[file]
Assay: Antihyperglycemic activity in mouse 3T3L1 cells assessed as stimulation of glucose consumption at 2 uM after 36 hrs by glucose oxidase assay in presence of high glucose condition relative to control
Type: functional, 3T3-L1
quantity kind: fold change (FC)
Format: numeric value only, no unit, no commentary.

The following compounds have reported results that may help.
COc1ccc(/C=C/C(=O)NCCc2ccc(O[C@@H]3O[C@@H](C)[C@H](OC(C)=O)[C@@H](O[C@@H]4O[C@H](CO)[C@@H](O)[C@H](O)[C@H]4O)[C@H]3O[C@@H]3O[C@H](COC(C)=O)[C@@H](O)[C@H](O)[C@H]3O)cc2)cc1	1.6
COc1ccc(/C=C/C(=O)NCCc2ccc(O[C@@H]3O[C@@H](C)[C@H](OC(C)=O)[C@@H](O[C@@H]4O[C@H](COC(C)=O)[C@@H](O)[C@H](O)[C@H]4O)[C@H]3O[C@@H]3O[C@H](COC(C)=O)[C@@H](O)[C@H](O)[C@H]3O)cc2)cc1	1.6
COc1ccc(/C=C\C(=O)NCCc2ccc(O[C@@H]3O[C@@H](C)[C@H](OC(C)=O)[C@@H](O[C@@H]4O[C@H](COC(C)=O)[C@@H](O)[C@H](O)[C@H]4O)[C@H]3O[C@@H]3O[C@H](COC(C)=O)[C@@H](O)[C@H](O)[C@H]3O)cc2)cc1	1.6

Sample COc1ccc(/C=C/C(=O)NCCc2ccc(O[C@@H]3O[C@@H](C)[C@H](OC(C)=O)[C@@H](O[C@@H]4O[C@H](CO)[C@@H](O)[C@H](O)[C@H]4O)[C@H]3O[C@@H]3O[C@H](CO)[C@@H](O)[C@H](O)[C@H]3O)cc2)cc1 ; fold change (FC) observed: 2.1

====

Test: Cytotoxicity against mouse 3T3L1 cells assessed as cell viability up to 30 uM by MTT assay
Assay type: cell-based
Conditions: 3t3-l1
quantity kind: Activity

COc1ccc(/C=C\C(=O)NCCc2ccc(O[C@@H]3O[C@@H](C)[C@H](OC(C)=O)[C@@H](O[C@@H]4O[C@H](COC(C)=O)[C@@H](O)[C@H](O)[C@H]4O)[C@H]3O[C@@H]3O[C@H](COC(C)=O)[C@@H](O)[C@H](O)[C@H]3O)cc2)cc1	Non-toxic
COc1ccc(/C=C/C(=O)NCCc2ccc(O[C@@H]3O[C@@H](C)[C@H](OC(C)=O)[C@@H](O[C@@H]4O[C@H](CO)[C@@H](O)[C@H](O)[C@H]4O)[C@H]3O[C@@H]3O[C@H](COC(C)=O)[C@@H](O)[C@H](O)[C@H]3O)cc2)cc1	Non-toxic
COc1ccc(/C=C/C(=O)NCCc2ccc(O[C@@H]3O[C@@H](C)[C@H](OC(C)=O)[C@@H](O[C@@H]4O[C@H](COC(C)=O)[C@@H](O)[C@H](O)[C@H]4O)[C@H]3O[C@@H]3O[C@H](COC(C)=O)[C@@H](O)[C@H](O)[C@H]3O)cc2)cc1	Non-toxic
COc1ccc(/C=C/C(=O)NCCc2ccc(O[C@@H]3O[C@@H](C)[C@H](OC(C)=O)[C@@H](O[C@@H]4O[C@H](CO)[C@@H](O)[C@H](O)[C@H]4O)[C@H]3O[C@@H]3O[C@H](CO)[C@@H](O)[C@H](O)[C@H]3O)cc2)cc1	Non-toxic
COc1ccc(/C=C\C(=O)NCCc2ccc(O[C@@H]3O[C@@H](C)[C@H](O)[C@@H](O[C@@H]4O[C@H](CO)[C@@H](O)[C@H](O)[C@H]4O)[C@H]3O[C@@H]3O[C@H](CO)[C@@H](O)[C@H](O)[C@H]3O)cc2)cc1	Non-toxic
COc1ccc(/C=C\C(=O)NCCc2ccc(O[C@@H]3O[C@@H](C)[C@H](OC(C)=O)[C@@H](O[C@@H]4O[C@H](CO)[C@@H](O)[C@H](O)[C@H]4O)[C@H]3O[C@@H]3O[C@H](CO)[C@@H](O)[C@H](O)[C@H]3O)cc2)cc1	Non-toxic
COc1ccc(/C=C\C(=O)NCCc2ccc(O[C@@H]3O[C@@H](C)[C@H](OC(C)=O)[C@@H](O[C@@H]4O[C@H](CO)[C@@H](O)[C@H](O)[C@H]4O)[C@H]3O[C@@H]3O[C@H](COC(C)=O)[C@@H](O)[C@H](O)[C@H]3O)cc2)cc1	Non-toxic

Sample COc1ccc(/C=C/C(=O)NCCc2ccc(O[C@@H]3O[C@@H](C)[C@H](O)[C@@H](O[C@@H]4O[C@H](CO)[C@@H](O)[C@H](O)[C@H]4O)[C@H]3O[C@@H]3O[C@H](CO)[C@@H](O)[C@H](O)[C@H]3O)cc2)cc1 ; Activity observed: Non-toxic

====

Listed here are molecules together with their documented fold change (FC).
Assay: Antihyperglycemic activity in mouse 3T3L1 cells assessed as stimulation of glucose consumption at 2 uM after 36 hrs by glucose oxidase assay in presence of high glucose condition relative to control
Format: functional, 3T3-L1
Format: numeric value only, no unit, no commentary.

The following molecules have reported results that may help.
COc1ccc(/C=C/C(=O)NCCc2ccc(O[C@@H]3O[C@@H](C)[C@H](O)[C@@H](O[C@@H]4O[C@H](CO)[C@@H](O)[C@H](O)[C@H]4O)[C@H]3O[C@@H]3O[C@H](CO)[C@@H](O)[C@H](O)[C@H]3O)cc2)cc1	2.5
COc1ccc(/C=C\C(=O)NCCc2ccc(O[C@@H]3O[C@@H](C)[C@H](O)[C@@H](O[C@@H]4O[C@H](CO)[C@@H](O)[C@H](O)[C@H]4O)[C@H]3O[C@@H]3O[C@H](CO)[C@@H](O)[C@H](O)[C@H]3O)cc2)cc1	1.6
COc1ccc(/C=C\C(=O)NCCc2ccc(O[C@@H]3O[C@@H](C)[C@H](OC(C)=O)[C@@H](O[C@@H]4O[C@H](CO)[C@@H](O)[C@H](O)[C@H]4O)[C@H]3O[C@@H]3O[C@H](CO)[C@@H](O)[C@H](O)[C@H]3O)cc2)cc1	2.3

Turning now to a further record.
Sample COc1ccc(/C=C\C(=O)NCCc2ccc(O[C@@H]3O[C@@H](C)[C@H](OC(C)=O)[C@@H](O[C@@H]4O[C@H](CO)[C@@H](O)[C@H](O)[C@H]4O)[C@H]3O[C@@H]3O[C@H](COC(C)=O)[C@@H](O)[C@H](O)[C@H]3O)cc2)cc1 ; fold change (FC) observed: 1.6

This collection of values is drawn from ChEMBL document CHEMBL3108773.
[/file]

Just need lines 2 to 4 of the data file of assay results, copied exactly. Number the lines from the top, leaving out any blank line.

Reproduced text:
Type: functional, 3T3-L1
quantity kind: fold change (FC)
Format: numeric value only, no unit, no commentary.